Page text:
Satisfied, she left the restroom and went back to her locker. She couldn’t be sure that her classes here were the same as her normal classes. Hopefully, Angie wasn’t so different as to not keep a copy of her schedule in her locker. She just needed to get into it. She reversed the combination and the locker opened with a satisfying click. It took some digging through crumpled up papers, stuffed into the locker, but she managed to find her schedule of classes. Of course, they were all backwards.

Angela made it to her history class just in time and took an open seat, next to Kat. Glancing at her friend’s evil twin’s binder showed her that Kat went by Katie. Katie gave her an appraising glance and smiled.

“What the fuck was the deal with that getup?” She whispered, “I thought you’d lost your shit there for a minute. Shit, you looked like one of the Hamlin girls!”

Angela thought quickly. If she were one of the hot, bitchy girls, what would she have done?

“I broke into Tori’s locker,” She lied, “and thought it would be funny to go make fun of Stephanie at the office. You should have seen her face. I thought she was gonna cry.”

Katie cackled. For just an instant, Angela’s vision wavered. The room seemed to brighten, and Katie’s mean girl image slipped. It was barely a second, almost so fast that Angela wasn’t sure if it had happened at all, but in that fraction of a moment Katie became the Kat that Angela knew. Then it was gone. Angela looked away to hide her surprise. She was certain that in that brief instant she was where she belonged, but it had happened so fast. Probably just hope, she decided.

“Your tits look amazing in that top,” Kat whispered, and she felt the girl’s hand on her bare leg beneath the table, “Why don’t we skip next period, and we can lez off in the work room. I stole the key from Black Bill.”

Angela nearly choked on her tongue but caught herself. Fuck! Was Angie a lesbian?

“I…“ she stammered, then quickly said, “I can’t. That time of the month.”

Katie nodded and shrugged, understanding.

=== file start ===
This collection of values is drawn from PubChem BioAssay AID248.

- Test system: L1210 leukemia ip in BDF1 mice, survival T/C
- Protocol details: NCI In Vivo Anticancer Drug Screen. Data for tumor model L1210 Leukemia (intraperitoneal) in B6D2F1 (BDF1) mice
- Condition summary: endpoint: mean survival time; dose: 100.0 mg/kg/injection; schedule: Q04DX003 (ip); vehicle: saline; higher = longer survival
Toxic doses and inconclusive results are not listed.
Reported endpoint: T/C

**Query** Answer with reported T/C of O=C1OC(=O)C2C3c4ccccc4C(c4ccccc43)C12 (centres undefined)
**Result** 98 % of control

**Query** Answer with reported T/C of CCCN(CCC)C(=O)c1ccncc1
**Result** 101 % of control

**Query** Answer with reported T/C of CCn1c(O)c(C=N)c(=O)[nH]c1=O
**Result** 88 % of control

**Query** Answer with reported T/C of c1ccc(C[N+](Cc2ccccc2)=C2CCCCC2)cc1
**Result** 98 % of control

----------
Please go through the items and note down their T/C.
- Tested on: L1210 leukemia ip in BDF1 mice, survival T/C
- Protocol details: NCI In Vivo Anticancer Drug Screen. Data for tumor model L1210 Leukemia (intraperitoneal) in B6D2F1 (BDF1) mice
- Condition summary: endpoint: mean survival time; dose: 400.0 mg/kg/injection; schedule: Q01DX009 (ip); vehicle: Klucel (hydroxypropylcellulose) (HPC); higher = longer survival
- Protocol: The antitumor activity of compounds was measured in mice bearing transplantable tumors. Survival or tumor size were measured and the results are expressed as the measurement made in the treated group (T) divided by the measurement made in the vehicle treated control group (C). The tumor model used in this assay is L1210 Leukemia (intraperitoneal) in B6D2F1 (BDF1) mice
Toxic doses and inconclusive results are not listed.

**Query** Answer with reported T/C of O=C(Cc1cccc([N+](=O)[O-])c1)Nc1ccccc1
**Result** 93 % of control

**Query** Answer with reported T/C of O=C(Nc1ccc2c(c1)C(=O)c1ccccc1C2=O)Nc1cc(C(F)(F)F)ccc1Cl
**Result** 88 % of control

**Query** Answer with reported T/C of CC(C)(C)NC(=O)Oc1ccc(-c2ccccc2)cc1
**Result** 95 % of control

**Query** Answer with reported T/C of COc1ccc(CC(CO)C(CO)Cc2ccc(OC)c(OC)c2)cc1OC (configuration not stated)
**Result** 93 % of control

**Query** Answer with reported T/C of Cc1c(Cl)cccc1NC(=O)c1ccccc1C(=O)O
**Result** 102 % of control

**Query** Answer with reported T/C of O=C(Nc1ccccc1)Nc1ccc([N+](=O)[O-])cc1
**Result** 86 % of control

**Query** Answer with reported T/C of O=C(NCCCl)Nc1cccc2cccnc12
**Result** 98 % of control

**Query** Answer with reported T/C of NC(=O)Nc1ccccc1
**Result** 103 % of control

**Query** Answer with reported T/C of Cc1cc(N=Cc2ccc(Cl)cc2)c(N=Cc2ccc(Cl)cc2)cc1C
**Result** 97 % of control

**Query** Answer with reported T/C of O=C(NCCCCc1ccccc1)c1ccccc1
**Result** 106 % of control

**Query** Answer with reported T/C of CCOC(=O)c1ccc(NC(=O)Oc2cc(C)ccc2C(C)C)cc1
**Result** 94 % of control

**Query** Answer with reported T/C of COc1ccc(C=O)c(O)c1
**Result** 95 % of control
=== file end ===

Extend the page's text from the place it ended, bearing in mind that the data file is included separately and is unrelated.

Fortunately, she was saved by the start of class, which also proved to be a complete headtrip. Her teacher, Mr. Lynn, was a short Asian man with wire-rimmed spectacles, who always wore a blazer that was too large for him. He was terse, short-fused, and had the propensity to mutter to himself angrily in Korean when he wasn’t happy with the class. Angie’s Mr. Lynn was, well, the opposite. He smiled broadly and welcomed them to the final week of school. Rather than an over-large blazer, he wore a smart polo shirt and ironed slacks.

“This will be a practice exam,” he announced in perfect, unaccented English, passing papers around, “with the final on Thursday. It will cover all the same content, so you’ll know what to study, though the final exam will have different questions.”

Angela looked down the list of questions, which were all a blur. Shit. Fortunately, the other students became focused on their own tests, so no one paid much attention to the fact that her face was nearly pressed against the table so that she could read the words. None of them made any sense. The questions were about history that had never happened, as far as Angela was concerned. Well, she supposed that Angie was likely not the best student, so one more failed exam wasn’t going to make a difference. Unless, of course, she was stuck here. The thought was too horrible to contemplate.

Chapter 4: Joan of Arc… or Fuckin’ Something

Judas Christ this Katie was an annoying little cunt, Angie thought, toying with a beaker of some kind of blue liquid. Kat, she caught herself. The prattling bitch was Kat, here. Angie sighed. She’d never paid much attention in chemistry. Boring. The teacher, though, him she could pay attention to. Her version of Mr. Layton was a dorky fuck, but this guy made her go all gooey between the legs just looking at him.

“Fuck he’s hot.” Angie whispered to Kat, who turned crimson with embarrassment.

“Gosh, Angela!” Kat hissed, “What the heck? Now you’re checking out a teacher? I

should take you to the nurse, or something.”

“I’m fine.” Angie said. “He’s just fucking hot. How does your pussy not get wet every day just looking at him?”

Kat rolled her eyes and said, “Whatever. Can you just tell me the pH, so we can finish this?”

“The what?”

Kat sighed and said, “just give it to me.” Angie tore her lustful eyes away from the hot teacher and laid her hand on Kat’s arm. At least this Kat would make graduating easier, she surmised. This Kat actually did work, rather than skipping class to get pounded in the janitor’s closet by Black Bill.

“Hey, sorry.” she said, “I just woke up on the wrong side of the world, er, bed today. It kind of feels like I’m somewhere else. Thank you.” She smiled sweetly, the way she did when she needed to get Donny Thompson to do her homework for her, and it had the same effect.

Kat flushed cutely and replied, “Yeah, it’s ok. Let me just finish this so we don't have to redo it. I like your top.”